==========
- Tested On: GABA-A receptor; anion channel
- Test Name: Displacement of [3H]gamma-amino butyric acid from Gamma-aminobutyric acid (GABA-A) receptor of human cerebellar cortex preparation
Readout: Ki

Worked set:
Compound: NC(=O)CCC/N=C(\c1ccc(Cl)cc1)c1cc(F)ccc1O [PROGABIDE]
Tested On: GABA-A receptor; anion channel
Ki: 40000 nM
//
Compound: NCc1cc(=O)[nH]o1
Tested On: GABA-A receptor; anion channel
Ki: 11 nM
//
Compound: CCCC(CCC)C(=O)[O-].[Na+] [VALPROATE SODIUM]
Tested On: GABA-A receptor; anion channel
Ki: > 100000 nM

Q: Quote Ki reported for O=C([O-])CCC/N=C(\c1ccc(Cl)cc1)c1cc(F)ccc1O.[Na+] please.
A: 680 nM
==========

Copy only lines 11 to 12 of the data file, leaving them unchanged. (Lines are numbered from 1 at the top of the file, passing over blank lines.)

Ki: 11 nM
//